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Telecom, mobile communication, and Internet during martial law in Ukraine

Modern wars have extended the scale of hostilities to the digital space, which has become an important field of confrontation in the battle for consciousness and perception. In this perspective, maintaining regular communication to provide reliable and up-to-date information and protecting the public from disinformation are becoming of the utmost importance.

In this overview, Sayenko Kharenko suggests a brief overview of the current situation in the field of communications:

  • Since Russia has begun an invasion of Ukraine, perhaps the largest number of fakes has been about communications. One of the most common fakes is about disabling or blocking mobile communications and the Internet. On the morning of 24 February 2022, the State Service for Special Communications and Information Protection of Ukraine (“State Special Communications Service”) reported disinformation in this regard. Similar messages often appear; however, such information is refuted each time. Mobile operators have assured the public that network flexibility, cybersecurity, and other elements should make it possible to maintain communications even during hostilities.
  • Possible jamming of communications by the Russian occupation forces in the frontline zone has been reported. However, this information was also
  • Restrictions on communication may be imposed by the Ukrainian Government. However, this option is unlikely as it will likely give rise to panic among the population. According to the Security Service of Ukraine, small-scale disconnection is possible for operations to combat sabotage and reconnaissance groups.
  • Representatives of telecom operators say that one of the main problems may be the power supply and network damage. Due to the large volume of decentralised commercial telecom infrastructure, the extent of such damage should be significant to cause severe disruptions. On 2 March 2022, one of the largest mobile operators, Kyivstar, reported nearly 500 base stations as disabled. Nevertheless, restoration of network facilities, including in combat areas, is underway. Although objects of critical information infrastructure have not suffered significant damage to date, communication problems are observed in active combat areas.
  • The largest mobile operators Kyivstar, lifecell and Vodafone support their subscribers. They facilitate access to their services and provide the opportunity to communicate without replenishing the account or deferring payments. It was also announced that some mobile operators offer free roaming in Hungary, Romania, Moldova, Poland, and Slovakia.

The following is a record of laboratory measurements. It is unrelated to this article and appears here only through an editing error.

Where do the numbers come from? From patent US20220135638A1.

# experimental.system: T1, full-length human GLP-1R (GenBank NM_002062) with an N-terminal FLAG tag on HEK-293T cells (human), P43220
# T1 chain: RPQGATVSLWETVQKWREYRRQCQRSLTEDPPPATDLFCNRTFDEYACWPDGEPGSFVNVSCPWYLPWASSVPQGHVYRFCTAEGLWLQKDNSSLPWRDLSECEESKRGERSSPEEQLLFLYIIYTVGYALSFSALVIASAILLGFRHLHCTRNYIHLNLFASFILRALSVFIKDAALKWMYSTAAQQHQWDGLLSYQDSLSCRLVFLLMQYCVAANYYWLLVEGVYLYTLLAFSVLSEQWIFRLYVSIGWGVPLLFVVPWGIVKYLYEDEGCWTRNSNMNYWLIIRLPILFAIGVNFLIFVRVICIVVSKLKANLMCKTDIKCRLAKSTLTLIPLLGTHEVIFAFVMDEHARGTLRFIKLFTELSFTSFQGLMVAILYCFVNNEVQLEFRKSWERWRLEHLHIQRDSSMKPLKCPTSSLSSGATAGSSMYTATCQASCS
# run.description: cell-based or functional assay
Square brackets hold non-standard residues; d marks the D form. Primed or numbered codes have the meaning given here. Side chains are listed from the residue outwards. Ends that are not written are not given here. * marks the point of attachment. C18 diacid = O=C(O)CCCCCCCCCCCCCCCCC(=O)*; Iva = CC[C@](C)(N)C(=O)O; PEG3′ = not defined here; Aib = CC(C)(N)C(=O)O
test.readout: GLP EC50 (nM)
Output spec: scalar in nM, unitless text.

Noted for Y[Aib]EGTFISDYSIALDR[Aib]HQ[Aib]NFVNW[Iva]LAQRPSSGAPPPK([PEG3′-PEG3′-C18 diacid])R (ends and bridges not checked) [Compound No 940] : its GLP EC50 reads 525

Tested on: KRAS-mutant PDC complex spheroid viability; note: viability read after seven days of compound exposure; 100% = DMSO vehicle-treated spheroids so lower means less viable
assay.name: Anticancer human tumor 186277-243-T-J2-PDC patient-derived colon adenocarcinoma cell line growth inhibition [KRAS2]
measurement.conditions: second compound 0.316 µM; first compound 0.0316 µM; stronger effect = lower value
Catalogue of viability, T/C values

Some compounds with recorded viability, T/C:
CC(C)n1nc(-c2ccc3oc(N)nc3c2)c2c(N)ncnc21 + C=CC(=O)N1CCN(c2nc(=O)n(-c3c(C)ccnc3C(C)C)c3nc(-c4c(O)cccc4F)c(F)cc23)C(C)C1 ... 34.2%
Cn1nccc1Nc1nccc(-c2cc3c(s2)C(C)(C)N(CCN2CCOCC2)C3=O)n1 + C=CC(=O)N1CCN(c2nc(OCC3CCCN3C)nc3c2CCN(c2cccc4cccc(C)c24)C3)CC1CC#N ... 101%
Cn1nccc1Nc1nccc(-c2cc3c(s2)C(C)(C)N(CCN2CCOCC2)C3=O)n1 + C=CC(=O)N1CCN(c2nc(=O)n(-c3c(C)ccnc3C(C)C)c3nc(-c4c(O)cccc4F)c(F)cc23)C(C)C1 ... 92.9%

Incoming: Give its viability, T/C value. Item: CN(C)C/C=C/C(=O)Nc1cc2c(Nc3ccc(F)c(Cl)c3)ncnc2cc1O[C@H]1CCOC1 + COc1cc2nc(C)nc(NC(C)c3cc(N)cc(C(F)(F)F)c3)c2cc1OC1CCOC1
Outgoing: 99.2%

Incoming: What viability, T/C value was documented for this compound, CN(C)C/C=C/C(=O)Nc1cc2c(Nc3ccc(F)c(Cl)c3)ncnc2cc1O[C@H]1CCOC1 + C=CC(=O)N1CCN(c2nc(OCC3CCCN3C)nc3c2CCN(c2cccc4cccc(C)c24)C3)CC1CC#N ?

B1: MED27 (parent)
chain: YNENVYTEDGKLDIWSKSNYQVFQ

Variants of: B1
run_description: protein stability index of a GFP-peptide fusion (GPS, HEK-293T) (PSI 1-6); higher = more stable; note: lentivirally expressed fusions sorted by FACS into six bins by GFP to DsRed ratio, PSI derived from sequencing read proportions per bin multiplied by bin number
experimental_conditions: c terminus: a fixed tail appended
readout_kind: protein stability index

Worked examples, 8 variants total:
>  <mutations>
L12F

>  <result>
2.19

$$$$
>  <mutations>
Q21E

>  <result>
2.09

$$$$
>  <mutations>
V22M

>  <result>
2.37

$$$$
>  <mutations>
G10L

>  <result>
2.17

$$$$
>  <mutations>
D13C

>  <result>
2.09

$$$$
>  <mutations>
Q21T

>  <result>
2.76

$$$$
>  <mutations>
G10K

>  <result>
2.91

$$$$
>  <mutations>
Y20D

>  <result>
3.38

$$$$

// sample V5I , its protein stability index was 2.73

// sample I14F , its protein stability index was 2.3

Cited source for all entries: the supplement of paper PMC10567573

• At the same time, mobile operators blocked access to mobile communications for subscribers of the Russian Federation and the Republic of Belarus. On 3 March 2022, the State Special Communications Service also reported that outgoing calls to Russian and Belarusian operators had been blocked. The activation of newly purchased SIM cards was limited.
  • On 7 March 2022, the State Special Communications Service announced the launch of testing for national roaming in Ukraine. This will allow users to switch between operators: if the operator’s network has disappeared, one can use the network of another. Currently, national roaming is being offered in the combat zone (Kharkiv, Kherson, Sumy, Poltava, Dnipropetrovsk, Zaporizhia, Donetsk, Luhansk, Kirovohrad, Mykolaiv regions). Then it will be rolled out in Chernihiv, Zhytomyr, Cherkasy and Vinnytsia regions, and later on – throughout Ukraine. The test phase of national roaming is launched by Vodafone, Kyivstar and lifecell operators together with the State Special Communications Service, the Ministry of Digital Transformation, and other government agencies.
  • Satellite communication was considered as an alternative in case of internet disconnection. In particular, Elon Musk provided Starlink satellite internet stations that do not require traditional network infrastructure to connect. As planned, this should improve Internet access in offline locations. However, it is unclear whether this will have a real impact on the situation in the country in the near future. It is unclear how many stations were delivered and where and how they will be deployed. Moreover, there are issues regarding the power supply of the provided stations and the price of this service. At present, assistance from Musk can serve as a longer-term perspective for the development of the telecom infrastructure in Ukraine.
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